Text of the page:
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Bob Dylan And The "New Left": A Case Study of a Protest Singer's Role in Influencing the Listeners' Attitudes, Values and Beliefs

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The College at Brockport: State University of New York Digital Communication Theses Communication Bob Dylan And The New Left : A Case Study of a Protest Singer's Role in Influencing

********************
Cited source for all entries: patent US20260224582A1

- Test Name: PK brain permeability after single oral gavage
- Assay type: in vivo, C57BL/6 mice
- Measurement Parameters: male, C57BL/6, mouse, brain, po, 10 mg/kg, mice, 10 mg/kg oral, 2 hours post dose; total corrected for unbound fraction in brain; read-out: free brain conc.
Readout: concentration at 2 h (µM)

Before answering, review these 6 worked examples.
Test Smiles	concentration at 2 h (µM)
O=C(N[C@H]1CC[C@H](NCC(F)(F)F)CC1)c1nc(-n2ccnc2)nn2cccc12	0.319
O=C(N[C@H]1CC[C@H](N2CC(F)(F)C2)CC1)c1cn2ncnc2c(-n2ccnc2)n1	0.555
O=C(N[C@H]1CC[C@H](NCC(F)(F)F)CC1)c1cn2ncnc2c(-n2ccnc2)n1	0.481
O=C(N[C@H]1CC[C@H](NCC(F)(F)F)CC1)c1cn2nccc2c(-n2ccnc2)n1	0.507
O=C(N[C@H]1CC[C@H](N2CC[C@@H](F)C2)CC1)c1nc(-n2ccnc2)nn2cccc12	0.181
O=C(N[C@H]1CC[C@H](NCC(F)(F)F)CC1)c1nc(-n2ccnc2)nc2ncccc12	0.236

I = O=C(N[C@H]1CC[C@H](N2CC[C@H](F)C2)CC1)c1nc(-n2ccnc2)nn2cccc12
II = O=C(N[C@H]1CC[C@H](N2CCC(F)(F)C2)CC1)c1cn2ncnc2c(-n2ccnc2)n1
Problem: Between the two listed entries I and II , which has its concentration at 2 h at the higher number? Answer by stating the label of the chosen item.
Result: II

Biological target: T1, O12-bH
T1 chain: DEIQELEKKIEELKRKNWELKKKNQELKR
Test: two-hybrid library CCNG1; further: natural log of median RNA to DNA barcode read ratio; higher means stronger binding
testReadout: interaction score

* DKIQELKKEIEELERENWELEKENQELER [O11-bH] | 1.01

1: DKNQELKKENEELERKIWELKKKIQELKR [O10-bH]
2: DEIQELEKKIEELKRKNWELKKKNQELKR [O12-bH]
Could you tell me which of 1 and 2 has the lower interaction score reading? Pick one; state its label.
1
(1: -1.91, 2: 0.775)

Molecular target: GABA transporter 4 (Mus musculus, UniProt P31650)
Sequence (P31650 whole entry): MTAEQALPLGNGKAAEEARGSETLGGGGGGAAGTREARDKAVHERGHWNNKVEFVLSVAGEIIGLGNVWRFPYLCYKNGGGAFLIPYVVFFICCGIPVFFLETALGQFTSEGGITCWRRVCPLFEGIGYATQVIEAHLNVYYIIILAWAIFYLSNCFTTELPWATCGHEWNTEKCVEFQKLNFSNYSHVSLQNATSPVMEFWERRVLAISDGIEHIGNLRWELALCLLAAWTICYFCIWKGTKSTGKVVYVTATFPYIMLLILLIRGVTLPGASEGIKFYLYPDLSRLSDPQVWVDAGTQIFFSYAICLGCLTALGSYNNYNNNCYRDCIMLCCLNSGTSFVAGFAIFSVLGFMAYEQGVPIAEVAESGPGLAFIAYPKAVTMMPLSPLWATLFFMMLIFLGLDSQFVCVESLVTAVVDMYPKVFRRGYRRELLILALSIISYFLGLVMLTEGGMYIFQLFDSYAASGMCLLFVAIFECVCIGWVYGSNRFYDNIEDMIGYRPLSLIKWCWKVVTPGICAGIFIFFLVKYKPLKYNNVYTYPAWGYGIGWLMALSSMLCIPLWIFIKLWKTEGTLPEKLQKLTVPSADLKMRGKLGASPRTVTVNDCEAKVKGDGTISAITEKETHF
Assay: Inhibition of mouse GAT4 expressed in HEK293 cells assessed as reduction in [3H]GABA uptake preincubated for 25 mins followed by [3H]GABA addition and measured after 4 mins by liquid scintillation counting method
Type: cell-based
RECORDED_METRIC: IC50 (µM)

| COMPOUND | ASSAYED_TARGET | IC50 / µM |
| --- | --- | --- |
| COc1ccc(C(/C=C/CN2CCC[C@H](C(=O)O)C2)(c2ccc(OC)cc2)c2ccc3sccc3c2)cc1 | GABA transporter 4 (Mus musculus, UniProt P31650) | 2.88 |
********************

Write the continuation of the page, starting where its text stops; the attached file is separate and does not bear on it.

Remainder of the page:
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The College at Brockport: State University of New York Digital Communication Theses Communication Bob Dylan And The New Left : A Case Study of a Protest Singer's Role in Influencing the Listeners' Attitudes, Values and Beliefs David G. Hinchliffe The College at Brockport, Follow this and additional works at: Part of the Speech and Rhetorical Studies Commons Recommended Citation Hinchliffe, David G., Bob Dylan And The New Left : A Case Study of a Protest Singer's Role in Influencing the Listeners' Attitudes, Values and Beliefs (1974). Communication Theses. Paper 1. This Thesis is brought to you for free and open access by the Communication at Digital It has been accepted for inclusion in Communication Theses by an authorized administrator of Digital For more information, please contact BOB DYLAN AND THE NEW LEFT: A CASE STUDY OF A PROTEST S ROLE IN INFLUENCING THE LISTENERS' ATTITUDES, VALUES AND BELIEFS By David G. Hinchliffe A THESIS Submitted to the of the State of Communication in fulfillment of the for the degree o~ Master of Arts committee member committee member committee member committee member ii ABSTRACT The late 1950's and the 1960 s in America v.ras the scene of a movement to overthrow the of Bob v7as a rhetor who became a for this movement. In fact s s issues both and made him the the movement's rhetors This movement first took root in the 1950 s in the movement for of the Left 11 The latter was of intellectuals who, the of C. :Mills, for the purpose of nuclear disarmament and the maintenance of peace. This to emerge as the movement for and became entwined with the civil movement to form an even larger movement which the of American This s deals with the rhetor who was the most successful the values and beliefs of this opposition 'It is, more, an to discern the motives of Bob and the movement the rhetorical of the movement. In its of Boh this will at t to measure the overall effect of Bob, a rhetor dissatisfied with of American tried, and the actualization of a American order ACKNOWLEDGMENTS I am indebted to Kenneth Burke whose theories not my critical abilities but also whole new world of would like extend my to all the members who my of me to and criticize Most of the credit for this finished must go to my Thesis Advisor, Dr. D Anderson. I found him to be not a brilliant scholar and excellent teacher but a person who ust cares. also thank all those who were almost cons with my ideas and this paper A list would include all Paul, Steve, Steve,, the dock I dedicate this paper to my father who when I was younger, often j accused me of not what I had TABLE OF CONTENTS ii iii CHAPTER I. THE INTRODUCTION 1 II III IV. and Procedure THE SITUATIONAL DIMENSION THE ATTITUDINAL DIMENSION Scene-Act Ratio Ratio THE INTERPERSONAL DIMENSION V. THE CONCLUSION. APPENDIX BIBLIOGRAPHY CHAPTER I THE INTRODUCTION Critical understanding and assessment should be brought to bear upon such ob.iects as contemporary popular music which is helping to educate or otherwise shape the understanding of a generation o~ young Americans.! we must take account of new forms and techniques--news reporting and broadcasting, advertising, documentary, films, drama, music, the novel, nonfiction books, the news conference, and such nonverbal forms as the protest march or demonstrat~on.2 The rhetorical critic has the freedom to pursue his study of subjects with suasory potential or persuasive effect in whatever setting he mav fj_nd them, ranging from rock music and put-ons to architecture and public forums, to ballet and international politics.3 I. Background The explosive, rebellious and polarized years of the 1960's in America were in part. a result of what had preceded. The relative calm be~ore the storm was furthered by an economy that was boominp--an economy that allowed consumers to demand ever-bigger cars and an ever-greater consumption of goods, America was involved in a Cold ~Tar with Russia as the enemy and the fear of Communism cultivated a rash of witch hunts and accusations in which many public figures were brought to public attention as alleged Communists or Communist affiliates. All of that was almost overshadowed by the testing of nuclear explosives which had spread fear of the possibilities of radioactive contamination from Strontium 90, mutation in succeeding generations, and the always present danger of the likelihood of a nuclear world war. This America of the 1950's produced at least a portion of the populace that was disenchanted with the way things were and led to a 2 revolt. In 1955, a black woman named Rosa Parks, to with the established traditions that in let loose the monster that came to be known as the movement for with the The movement for civil of buses, the bombing of churches, and was formation of angry and fearful mobs bent on the in their Marches took sit-ins were federal were out and, most, civil workers and both black white, were beaten, jailed and murdered. On 11th, in a case counseled Robert Carter for the N.A.A.C.P.., a District Court ruled t on buses.5 This action the Negro's renewed for in America. That more and more became couched in the Direct action took in the form of sit-ins which were bv Southern Black leaders such as Dr. Martin Luther Christian who founded the S.C.L.C. as well as a group of students, both black and white, who took the name S.N.c.c. Non-Violent The well traditional groups such of Racial Association for the Advancement of Colored and N.A.A C P. were slow to action but differences did to the overall black 's for All of these forces, themselves to a movement, at least, to the attention of the that wasn't all in America was what was 3 In addition to the movement for civil there were other in America. influenced the of C Mills, a group of intellectuals, bent on the masses but the intellectuals of the, formed a group known as Left. The New Left consisted of such as A.J. Muste, Rustin, the noted and author, Dr. Erich author Lewis Mumford, editor Norman Cousins, and socialist Norman Thomas among The New Left was socialistic in its attitudes and was interested in the reestablishment of the American Hhich it claimed had been by a system most decisions were not the but those both and economi- in power. The establishment of S.A.N.E. (The Committee for a Sane Nuclear the New Left was a direct to the values of the American social order. SANE ted the use and of weapons both advertisements in ne t rspapers and non-violent sit-ins. The of this group was a reflection of the of human mutation and fear of nuclear contamination, the the fear of a war with Russia which would result in the use of nuclear weaponry and the destruction of a, if not all, of the human race. Thus as America into the 's the seeds of the nation. This opposition took root in the civil movement as well as the movement The former 'ivith ~ the of the Negro in America and the latter a response to the fear of the effects of nuclear As Howard 7.inn out: was the. the 4 renounced comfort and to for.iustice. n 6 In a song called a group named Paul and The would later learn that the were written by a young man named Bob Blowin' In The Hind, was a The song was civil marches and sit-ins. In fact, it was sung at the well known Luther 7 march on in of Dr. Martin ' In The Wind, alone, was not for s eventual but it was a of 's to state and the times the issues. It was the, on a broad level, of a and perhaps poet, who would become the for the toward the American attitudes, values, and beliefs.. As states: e was very much bers of the Youth Menace not sage, troubad our and of souls but also a forth among merna a universe seer.8 real name is Robert Alan Zimmerman--was horn in the town of Duluth, Minnesota. was a young man in the 1950's and it isn t that his was a result of his the 1950's when to of American to emerge. to Scaduto, a of was a very and inner-directed man. the erade he had and to the records of various artists Scaduto relates: 5 Bob, a disc j station who Howlin' Wolf and B.B. to Gatemouth Waters and Jimmy Reed.9 He was also very interested in Elvis Presley, Bill Halev, Little Richard. It is to note that in terms of the of the s all of these artists were considered his school years directed an amount of his attention to music Scaduto who knew him at all well school years, even the he was to consider his sweetheart, realized Bob Zimmerman was almost obsessed; he had developed a urgency to express himself in pop In entered the of Minnesota where he joined Mu a Jewish Within six months had classes and was his time at a bohemian of It was at this time that to borrow much from the and more the content of Woodie Guthrie's music had fashioned himself after ~uthrie who was known in the 1950's and before as a 's fame and his role as an influential rhetor were made as a result of his to New York to visit his ~uthrie * ltjhile in New York he much time in Greenwich where he was to many more artistic musical than he ever had been in, Minnesota. 's first 11th, in a club by the 6 name of Gerde's Folk This.was an because it young an audience of of folk music. His for fame was furthered by his harmonica Belafonte album. Dylan was to be of a 1961 as a folk and in when his ' In The Wind became he was a young artist who had the, it was also to address himself to the issues and the times. 's success as a spokesman for the reiection of the of was in due to his almost to state and the case. Success was also upon the fact that addressed himself to the issues, the, values and beliefs with which the audience was concerned. He addressed himself to those factors until at which time he made great both in his and content. After from an tour, use of the electric in his This many of the in 's audience, and he thus lost many of his fans who were with the reiection of values. At the Folk Festival 25th, 1965, with an electric and was with many boos and from the crowd. 11 From this on in his career Bob sang, instead of songs, songs about his himself. His music and message became much more and no in the motive of a cause. For that reason which is an evaluation of 's success as a for the ection of the of will deal with his rhetoric from the years 1961 7 II and Procedure The purpose of this is to determine the motives of the rhetor, Bob, the rhetorical of Bob and the effect of Bob and the movement for which he was a This will be conducted as to the Dramatistic Theorv which views modes of action rather than as means of and information.. nl2 This will the rhetorical transaction to three dimensions of any rhetorical transaction. These three are: (1) situational; attitudinal; and inter- to the The purpose of the, purpose and procedure of this is to inform the reader as The purpose o-f two, which will action to the situational the rhetorical transis to describe the events and the situation in which the transaction occurred. This to summarize and the situation from which Bob 's rhetorical activities of this to Bitzer's view that rhetorical discourse is into the situation.l3 The purpose of three, which will the rhetorical to the attitudinal dimension, is to determine hm.;r the rhetor, Bob, made use o-f This will analvze 's in his songs to the method of known as the Dramatistic Pentad. This of views the social act as ma~e up of five elements. These elements the scene, act,, agency and purpose of the action. This must also take account of Kenneth Burke's of identification as an in which division exists Division 8 exists because each person is exists because there is a locus of motives.. In addition to Burke, this will borrow from of the of advanced by Andrew and 16 Walter 17 and Leland Griffin.. l8 The purpose of four, which will the transaction to the dimension, is to determine how the involved affected the rhetorical transaction. of this totill to the seven great moments of human drama. These seven moments include: the, guilt, mortification, and About the human drama Hilliam Rueckert out: A is enacted, imitated, acts is the study human, for of moral.19 the rhetorical transaction to the men are nature and seek to with their fellow men.. Walter Fisher One may discourse will be extent that the to which it the audience with the held members of the audience 20 five is a which what 's motives were, what rhetorical he used and effect the rhetorical transaction with his had.. 9 ENDNOTES Bitzer and Edwin Black, p. 21. Y.Torld, Reflections On the Conference, ed. F. Bitzer and Edwin Black _._.._, '--'-L --'---'-' Inc.., 19, p 205. N.J.: Prentice-Hall, the Committee On The Advancement n Parks, a black woman, was seated in the front o-f a bus. When the bus filled she was asked the white bus driver to move to the rear to make available a set for white riders who were For further detail of this historic in~ident see, Louis E The Revolt York: The New American, p. 17. ' p. ),p. 2.. Zinn, Beacon Press, York The New p. 67 cit., p. 12. p 18 p situation are born of the situation see his excellent, Rhetorical of Rhetoric, ed. Richard L. for F'or further xv-xxiii. Terms of of California 10 and Los Anderson and Andrew A.,, and the Case in the Rhetoric of Polarization, Wes ' PPa ---- of the Rhetoric of Movements ed. William Rueckert 72. Univer- Reduc- ' p. CHAPTER II THE SITUATIONAL DIMENSION The movement of for which Bob was a can be better understood if one understands the situation from which it in which it if for a short time, survived. America after World War II was a nation of It was characterized the rise of a middle class much of which settled into an economic,, and area known as suburbia. ~reater salaries the demand for more what was an economy that found In America of the 1950's seemed to be towards upper known as America was in areas This is out Leonard Freedman: was the atomic age~ the space age, the a~e of jets, of automation, of television, of the of cities, of in All of this was of the fear of Communism. After \-Tar II the United States had initiated the Truman Doctrine in an effort to Communist takeovers of ~reece and In addition, around the because of the threat of Communism even faster the non-economic Southeast Asia, and the North Atlantic ion countries. Mao-Tse had taken over China--the United States among other nations, to allow over 700 million to be in the United Nations., in the 1950 s Senator had snread the fear of Communi.sm with his numerous accusations of noted 12 of Communist affiliations. Statements such as those made then-vice Nixon added to the fear and confusion He to up and down America until we drive the and Communists and those that defend them out of The fear of Communism was furthered the ever-present in which the States and the Soviet Union were The Cold War advanced with the view of both countries that it had to maintain the upper hand in order to preserve its own cause This Cold War was also the space race in which both the United States and the Soviet Union tried to outshine each other in their race to a man on the moon, control the weather of the and mount a venture in space. The fear of Communism was overshadowed an even greater of nuclear In the 1950 America had the H-bomb, which was manv times in force than the A-bomb Also fear was because of Russia s nuclear of a nuclear bomb. This was made even more the Bikini Island incident of wherein innocent were ected to the radioactive fallout as result of United States nuclear blast.3 Out of this s America small voices of cried the This various soil but it massed a near-unified movement which the of The movement of for which Bob was a first took root in the 1950's in the civil movement, the 13 of the known as the, and the emergence of a rebellious group of young man In the issue of civil one could trace the situation and cause back to the It was in 1955, when this took On 17, the United States from a Court declared that no child could be because of his color.4 But the passage of a law did not alter what had been and believed for so the was, in essence, inferior to the man In 1955 in to enforce that President Eisenhower sent into Little Arkansas. In the civil issue when a black woman, Rosa Parks, refused to with a well-established tradition of to the back of the bus 5 Soon after thousands in the South were in massive marches, and demonstrations, many of which followed the in the of n6 of irect act While was to the treatment of the in was also the use of nuclear weapons their as a reaction to the nuclear issue intellectuals in America banded and influenced bv the of and writer C Mills to form the Left. The New Left had in resulted from America s continued of nuclear weaponry justified the of the Communist threat of which there was much fear in America In America the H-bomb which was many times in +=orce than the A-bomb that had Hiroshima. At this time there arose the among many scientists that the tes o+= the atomic bomb was, in fact due to the resultant radioactive fallout. Concerned about fallout fearful of the of an atomic t-rar 14 about, in the nuclear of both the United States and the Soviet Union, the New Left in 1957 found the group SANE Committee for a Sane Nuclear A.J. Muste a well known and New Left member also the C.N.V.A tee for Non-Violent Both of these groups ted advertisements and the direct action the tes of nuclear bombs and in an to maintain peace, also called for nuclear The movement took root in the 1950's in a group of young men known as the The ci,ril movement was to the of the white and black in America. The New Left groups were concerned most with the maintenance of peace and the s of nuclear The Beats however, attacked that America stood for what viewed as the dominant American, the rat race and the notion of progress. the will of an that man's humani had been subordinated to After the Rosa Parks incident more often to their conditions In not in but also in Tallahassee and as well Dr. Martin Luther founded the Southern Conference in 1957 to for the purpose of In, a Federal District Court had ruled on buses.7 The in the South, set out to that been them bv law. The 's were violence in almost every of the for was In addition to the civil movement this time was 1.5 the concern over nuclear weapons. the H-bomb which carried even In the United States had for destruction than the A-bomb. The fear of the of nuclear were in when a crew of fishermen, among others in the area, were to the fallout from a United States nuclear weapon tested in the Bikini Islands in the Pacific Ocean.8 In June of the year an, authored Lord Bertrand and Dr. Albert Einstein, was that was to the of the world in the earnest their citizens to survive.. 9 It was a11 may agree to allow to all the nations of the world disarm themselves of their weapons. The nuclear issue broadened in the 's. In Science an article which that 90 element of radioactive caused bone cancer.. lo ':rhis same year many scientists from around the met in Nova Scotia and decided that there was a need for international control of nuclear weaponry 11 The fear about nuclear was also furthered scientist for the Atomic the of Dr. who was a He stated, in a for the A.. E.. C fact that cows had that Strontium 90 was in milk due to the grass on which nuclear fallout had fallen. 12 this there were numerous articles in the or and newspapers which either on the abandonment of nuclear weapons or further as a means of a nuclear were best characterized the debates of Dr. Teller and Dr. Linus Dr was a, head of the Division of and at California Institute of, who had been a member of SANE, 16 had his the nation to abandon nuclear with other nations. In fact, Dr. was for the of over 11,000 which were in 1958 to the United Nations in an effort to nations to abandon use of nuclear weaponry. Dr. Teller, who was a consultant to the States' held the view to Dr. that the United States peace when it held the threat that anyone who attacked would in turn be counterattacked. Dr. Teller also devoted much of his as well as toward situation was often the nation